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Kimbrell v. Brown
November 20, 2009
MELVIN KIMBRELL, PLAINTIFF,
KARY BROWN AND KOETTER WOODWORKING, DEFENDANTS.
The opinion of the court was delivered by: J. Phil Gilbert District Judge
This matter comes before the Court on Plaintiff Melvin Kimbrell's Motion for Remand (Doc. 23). Defendant Koetter Woodworking ("Koetter") filed a Response (Doc. 29). This case is currently stayed as to Defendant Kary Brown. (See Doc. 32).
In his motion, Kimbrell argues that Koetter failed to timely file a proper notice of removal within thirty days of receiving the complaint and summons. See 28 U.S.C. § 1446(b) (2006). Koetter has actually filed two Notices of Removal (Docs. 7, 10) in this matter. Koetter filed the second notice in response to the Court's Memorandum and Order (Doc. 9) of July 13, 2009, wherein the Court ordered, inter alia, that Koetter correct certain jurisdictional defects (concerning diversity jurisdiction) within its original notice of removal. In other words, the second notice of removal is actually an amended version of the original notice of removal. While the initial removal was within the thirty day statutory time frame, the second "removal" was filed forty days after Koetter's receipt of the complaint and summons.
Generally, "any civil action brought in a State court of which the district courts of the United States have original jurisdiction, may be removed by the defendant or defendants to the district court of the United States for the district and division embracing the place where such action is pending." 28 U.S.C. § 1441(a). The district courts have original jurisdiction over civil actions between citizens of different states "where the matter in controversy exceeds the sum or value of $75,000, exclusive of costs and interests." 28 U.S.C. § 1332(a)(1). The party invoking the Court's jurisdiction bears the burden of showing that the case is properly brought. McNutt v. Gen. Motors Acceptance Corp. of Ind., 298 U.S. 178, 189 (1936).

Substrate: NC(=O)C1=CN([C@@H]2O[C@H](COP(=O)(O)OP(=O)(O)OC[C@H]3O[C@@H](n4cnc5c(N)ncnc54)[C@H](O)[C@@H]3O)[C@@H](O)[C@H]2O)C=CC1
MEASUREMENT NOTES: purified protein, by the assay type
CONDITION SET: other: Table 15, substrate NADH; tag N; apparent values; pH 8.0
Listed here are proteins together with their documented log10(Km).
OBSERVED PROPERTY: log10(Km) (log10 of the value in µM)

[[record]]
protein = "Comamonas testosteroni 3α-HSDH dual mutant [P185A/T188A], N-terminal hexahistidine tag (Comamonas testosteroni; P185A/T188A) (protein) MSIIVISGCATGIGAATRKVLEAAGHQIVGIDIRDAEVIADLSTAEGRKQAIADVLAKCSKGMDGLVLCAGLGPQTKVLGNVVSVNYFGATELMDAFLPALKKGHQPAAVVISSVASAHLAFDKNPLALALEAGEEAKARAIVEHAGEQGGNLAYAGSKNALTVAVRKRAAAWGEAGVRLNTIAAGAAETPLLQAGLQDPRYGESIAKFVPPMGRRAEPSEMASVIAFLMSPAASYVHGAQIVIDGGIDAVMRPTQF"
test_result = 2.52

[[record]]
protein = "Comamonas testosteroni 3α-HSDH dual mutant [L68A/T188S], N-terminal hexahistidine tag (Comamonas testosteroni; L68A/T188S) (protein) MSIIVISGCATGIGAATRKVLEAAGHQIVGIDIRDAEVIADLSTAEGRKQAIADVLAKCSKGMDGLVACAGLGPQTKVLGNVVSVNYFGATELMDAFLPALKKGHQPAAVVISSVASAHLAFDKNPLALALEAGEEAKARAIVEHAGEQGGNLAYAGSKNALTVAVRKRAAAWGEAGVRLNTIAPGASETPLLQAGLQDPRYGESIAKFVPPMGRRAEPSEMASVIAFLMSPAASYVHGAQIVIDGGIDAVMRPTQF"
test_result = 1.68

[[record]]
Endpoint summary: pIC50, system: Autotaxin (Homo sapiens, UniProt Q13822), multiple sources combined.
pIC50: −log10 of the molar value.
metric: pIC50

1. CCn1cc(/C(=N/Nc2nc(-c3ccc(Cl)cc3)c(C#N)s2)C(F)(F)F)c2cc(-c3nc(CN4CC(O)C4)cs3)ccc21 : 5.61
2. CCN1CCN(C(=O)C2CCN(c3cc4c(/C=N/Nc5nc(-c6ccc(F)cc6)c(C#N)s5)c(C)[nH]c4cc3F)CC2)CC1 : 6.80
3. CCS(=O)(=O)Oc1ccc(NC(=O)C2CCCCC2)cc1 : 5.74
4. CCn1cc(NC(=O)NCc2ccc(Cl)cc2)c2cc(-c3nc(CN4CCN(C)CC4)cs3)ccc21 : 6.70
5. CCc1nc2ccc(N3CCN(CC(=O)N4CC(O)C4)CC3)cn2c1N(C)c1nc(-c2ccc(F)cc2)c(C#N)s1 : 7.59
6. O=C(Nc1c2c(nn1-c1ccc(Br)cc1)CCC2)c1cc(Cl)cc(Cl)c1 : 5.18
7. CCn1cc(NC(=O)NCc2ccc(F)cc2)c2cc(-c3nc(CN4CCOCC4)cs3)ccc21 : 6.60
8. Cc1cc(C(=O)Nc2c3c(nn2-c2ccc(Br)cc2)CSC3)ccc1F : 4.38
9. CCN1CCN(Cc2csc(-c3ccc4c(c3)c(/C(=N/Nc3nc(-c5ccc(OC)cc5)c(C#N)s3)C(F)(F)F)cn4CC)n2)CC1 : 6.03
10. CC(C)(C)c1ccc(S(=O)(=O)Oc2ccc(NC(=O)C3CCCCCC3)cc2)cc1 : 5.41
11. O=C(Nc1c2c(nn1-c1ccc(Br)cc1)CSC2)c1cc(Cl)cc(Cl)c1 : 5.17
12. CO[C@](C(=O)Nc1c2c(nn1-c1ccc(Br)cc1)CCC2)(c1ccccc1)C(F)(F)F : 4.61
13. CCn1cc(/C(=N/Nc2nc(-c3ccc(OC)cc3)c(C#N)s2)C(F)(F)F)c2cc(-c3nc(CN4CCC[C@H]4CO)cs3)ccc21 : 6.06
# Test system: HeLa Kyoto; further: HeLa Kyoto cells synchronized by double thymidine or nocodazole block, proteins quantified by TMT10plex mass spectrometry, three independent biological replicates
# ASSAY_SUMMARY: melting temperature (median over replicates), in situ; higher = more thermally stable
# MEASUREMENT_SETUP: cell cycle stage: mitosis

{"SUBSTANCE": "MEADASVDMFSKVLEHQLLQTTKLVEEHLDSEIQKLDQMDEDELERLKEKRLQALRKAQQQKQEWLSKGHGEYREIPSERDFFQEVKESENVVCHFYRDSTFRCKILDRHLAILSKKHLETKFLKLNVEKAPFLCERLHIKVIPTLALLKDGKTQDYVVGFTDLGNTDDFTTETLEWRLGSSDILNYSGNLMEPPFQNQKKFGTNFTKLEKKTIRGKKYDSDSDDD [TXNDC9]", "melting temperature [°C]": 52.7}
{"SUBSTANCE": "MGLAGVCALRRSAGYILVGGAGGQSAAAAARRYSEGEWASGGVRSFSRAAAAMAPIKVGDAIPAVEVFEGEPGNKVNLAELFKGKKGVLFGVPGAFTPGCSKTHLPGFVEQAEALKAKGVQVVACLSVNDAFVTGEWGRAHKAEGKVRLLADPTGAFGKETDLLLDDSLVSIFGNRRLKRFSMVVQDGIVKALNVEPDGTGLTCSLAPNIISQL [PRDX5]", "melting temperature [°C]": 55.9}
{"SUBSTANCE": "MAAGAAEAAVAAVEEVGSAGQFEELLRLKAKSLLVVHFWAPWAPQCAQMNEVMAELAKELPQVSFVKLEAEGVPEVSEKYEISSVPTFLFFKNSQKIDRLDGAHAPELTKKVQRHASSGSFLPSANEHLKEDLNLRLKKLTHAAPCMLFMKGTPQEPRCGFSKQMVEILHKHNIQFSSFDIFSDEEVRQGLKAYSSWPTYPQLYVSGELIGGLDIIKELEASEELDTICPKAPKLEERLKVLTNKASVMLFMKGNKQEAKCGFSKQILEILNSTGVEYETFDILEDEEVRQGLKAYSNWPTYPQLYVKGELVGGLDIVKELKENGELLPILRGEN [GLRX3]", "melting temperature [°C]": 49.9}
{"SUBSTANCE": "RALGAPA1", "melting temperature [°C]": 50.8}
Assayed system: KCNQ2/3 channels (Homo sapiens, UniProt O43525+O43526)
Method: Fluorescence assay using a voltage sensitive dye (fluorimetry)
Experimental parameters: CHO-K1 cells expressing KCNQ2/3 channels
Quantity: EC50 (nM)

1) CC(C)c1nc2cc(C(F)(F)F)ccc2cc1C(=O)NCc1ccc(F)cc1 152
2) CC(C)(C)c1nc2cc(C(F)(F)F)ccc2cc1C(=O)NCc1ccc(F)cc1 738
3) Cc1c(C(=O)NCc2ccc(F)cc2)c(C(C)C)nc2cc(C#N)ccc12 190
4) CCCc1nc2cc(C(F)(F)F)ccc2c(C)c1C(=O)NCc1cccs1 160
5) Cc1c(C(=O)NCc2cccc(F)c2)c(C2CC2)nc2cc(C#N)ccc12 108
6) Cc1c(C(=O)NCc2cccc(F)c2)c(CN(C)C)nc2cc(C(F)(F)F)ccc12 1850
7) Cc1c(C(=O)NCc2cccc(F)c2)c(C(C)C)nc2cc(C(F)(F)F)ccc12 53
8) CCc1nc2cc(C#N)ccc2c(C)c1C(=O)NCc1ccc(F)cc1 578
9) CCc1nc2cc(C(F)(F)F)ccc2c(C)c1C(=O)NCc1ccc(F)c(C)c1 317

Here, the Court granted Koetter leave to amend its notice of removal within fifteen days so that diversity jurisdiction, if available, could be properly pled. Koetter timely complied with the Court's order in its second notice of removal by properly alleging diversity jurisdiction;*fn1 however, this distinct notice should have been filed as an amended notice of removal. Kimbrell would have the Court strictly hold Koetter to the name of its second filing and hold that removal was not within thirty days of the complaint and summons as prescribed by the removal statute. This is something the Court will not do. In his motion, Kimbrell argues that the thirty-day removal clock stopped running one day before the Court's order to Koetter to cure any jurisdictional defects. Of course, if the Court did not think that the thirty-day clock was stopped, it would have simply remanded this matter sua sponte rather than grant Koetter leave to amend its notice of removal. Kimbrell cites to no authority for his stance on this issue, and the Court can think of none to support his position. Accordingly, the Court DENIES the instant motion (Doc. 23).
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